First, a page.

Former New York Times Journalist Will Help UVA Law Students Shape Public Opinion About Law

Lincoln Caplan

"I once had an editor tell me: 'First get angry, then get writing,'" says Lincoln Caplan, who will teach the fall short course Shaping Legal Opinions.

September 17, 2014

Accomplished journalist Lincoln Caplan will teach a short course this semester at the University of Virginia School of Law for students who aspire to shape public opinion about law.

Caplan, who will explore several types of opinion writing and provide detailed feedback on student work, is the author of five books about law, including "The Tenth Justice: The Solicitor General and the Rule of Law" and "Skadden: Power, Money, and the Rise of a Legal Empire." He is a former editorial board member of The New York Times, for which he wrote about the U.S. Supreme Court for the 2010-12 terms, and was a staff writer for The New Yorker, among other national publications. In addition, he is a former Knight Senior Journalist at Yale Law School, where he now teaches as a visiting lecturer.

"One thing that judges, lawyers at law firms, and others who hire from elite law schools have consistently said is that graduates don't always write as well as they expect," Caplan said. "This is the texting generation. They're great talkers and thinkers, but they just have less reinforcement for the value of good writing and why it matters. A main goal of mine is to add to the other opportunities that UVA gives to students to write and get feedback about their writing."

While the course, Shaping Legal Opinions, may be of special interest to students who wish to write about the law for a general readership, it is also applicable to the everyday practice of law, he said, because students will need to develop the ability to explain legal issues to clients in accessible language.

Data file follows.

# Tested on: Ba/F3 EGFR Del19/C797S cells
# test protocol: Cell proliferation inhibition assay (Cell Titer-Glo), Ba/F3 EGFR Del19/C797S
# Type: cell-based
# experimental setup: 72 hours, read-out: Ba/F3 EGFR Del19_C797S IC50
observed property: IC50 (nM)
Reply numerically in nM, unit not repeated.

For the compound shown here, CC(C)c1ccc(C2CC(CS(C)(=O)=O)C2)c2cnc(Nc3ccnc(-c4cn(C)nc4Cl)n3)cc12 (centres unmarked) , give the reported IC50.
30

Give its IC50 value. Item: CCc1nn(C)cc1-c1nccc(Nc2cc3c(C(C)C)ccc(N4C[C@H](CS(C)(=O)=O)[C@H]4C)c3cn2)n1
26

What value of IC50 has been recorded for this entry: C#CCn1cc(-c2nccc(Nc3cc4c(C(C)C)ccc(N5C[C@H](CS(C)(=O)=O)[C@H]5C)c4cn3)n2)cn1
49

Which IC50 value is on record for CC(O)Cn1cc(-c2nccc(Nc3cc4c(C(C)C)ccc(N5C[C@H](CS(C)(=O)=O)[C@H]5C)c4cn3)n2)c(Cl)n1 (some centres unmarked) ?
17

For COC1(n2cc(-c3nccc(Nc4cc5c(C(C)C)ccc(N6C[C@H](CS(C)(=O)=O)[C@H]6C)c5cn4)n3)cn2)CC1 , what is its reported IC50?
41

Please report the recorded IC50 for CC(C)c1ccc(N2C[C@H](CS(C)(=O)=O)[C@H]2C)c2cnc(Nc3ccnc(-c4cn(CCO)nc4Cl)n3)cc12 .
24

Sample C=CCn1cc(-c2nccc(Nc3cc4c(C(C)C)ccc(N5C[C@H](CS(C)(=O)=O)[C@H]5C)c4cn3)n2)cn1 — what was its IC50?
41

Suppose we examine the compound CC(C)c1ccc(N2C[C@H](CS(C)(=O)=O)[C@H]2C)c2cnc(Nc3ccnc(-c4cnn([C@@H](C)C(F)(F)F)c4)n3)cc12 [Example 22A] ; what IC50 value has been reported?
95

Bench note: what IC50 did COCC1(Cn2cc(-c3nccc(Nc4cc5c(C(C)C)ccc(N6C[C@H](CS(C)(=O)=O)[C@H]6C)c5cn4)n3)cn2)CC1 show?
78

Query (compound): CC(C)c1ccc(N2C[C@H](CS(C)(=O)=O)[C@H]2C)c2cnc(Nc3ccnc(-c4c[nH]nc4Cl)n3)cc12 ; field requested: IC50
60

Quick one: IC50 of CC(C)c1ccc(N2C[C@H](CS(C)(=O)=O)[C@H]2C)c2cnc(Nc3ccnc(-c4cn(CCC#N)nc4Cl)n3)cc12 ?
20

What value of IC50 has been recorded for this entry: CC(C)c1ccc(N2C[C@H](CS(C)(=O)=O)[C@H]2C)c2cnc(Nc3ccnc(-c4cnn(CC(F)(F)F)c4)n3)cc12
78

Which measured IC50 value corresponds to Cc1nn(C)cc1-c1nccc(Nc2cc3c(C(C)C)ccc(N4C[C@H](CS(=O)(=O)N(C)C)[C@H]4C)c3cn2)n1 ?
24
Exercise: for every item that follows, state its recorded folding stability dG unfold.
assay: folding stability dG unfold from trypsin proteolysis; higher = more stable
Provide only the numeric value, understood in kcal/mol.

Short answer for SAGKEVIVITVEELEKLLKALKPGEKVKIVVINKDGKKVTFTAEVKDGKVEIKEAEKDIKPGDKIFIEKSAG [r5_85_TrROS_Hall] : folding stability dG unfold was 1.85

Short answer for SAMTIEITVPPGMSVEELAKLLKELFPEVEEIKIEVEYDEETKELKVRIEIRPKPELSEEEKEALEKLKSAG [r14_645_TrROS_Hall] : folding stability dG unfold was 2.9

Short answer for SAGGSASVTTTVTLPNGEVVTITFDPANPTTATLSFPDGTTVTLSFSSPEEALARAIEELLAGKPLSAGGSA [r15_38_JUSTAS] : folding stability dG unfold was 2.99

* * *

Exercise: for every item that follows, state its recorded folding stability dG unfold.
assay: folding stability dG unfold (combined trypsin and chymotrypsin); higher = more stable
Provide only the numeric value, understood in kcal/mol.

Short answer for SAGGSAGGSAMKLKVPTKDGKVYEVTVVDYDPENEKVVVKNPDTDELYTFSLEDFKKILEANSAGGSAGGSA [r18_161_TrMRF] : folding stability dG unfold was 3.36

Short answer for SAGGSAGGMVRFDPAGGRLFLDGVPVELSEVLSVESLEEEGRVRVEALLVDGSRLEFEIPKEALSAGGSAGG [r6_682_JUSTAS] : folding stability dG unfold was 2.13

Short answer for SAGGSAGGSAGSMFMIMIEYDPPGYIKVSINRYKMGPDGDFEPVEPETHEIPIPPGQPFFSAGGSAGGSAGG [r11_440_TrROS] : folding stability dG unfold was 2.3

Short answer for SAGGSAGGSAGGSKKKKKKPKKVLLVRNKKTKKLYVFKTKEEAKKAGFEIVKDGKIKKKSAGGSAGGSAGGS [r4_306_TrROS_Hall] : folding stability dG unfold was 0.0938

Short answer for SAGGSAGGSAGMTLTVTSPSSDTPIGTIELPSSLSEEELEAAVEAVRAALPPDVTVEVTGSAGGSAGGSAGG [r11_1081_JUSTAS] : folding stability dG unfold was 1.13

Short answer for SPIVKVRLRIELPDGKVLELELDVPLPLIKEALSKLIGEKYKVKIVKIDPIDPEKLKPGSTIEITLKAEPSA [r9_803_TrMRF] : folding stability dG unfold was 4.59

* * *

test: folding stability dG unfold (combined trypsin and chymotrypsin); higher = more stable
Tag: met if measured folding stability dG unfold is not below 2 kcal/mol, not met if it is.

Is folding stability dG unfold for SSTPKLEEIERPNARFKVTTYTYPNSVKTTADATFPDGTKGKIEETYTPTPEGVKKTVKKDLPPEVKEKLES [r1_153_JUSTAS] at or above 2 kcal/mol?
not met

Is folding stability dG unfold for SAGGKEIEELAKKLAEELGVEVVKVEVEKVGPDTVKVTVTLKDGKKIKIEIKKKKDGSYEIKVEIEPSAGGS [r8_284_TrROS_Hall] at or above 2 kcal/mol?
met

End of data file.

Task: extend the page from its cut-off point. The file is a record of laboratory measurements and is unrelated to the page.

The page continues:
One approach he takes with students is to show them that writing with emotion can often be more persuasive than simply emphasizing the logic behind a point of view, especially for a general audience.

"I once had an editor tell me: 'First get angry, then get writing,'" Caplan said. "But other emotions can be as effective in conveying the importance of a viewpoint. Sometimes, it's an elegy for something that's lost. Sometimes it's deep enthusiasm for a much-needed reform. Tone is something writers don't always think about and it's a powerful element of persuasive writing."

Caplan said it's not uncommon for his students to have work they generate in class published, and a few students, such as bestselling author and New York Times Magazine Staff Writer Emily Bazelon, have gone on to influential careers in journalism.

"I am now in the wonderful position of seeing former students having great success in journalism as well as law," Caplan said. "That's thrilling for a teacher."


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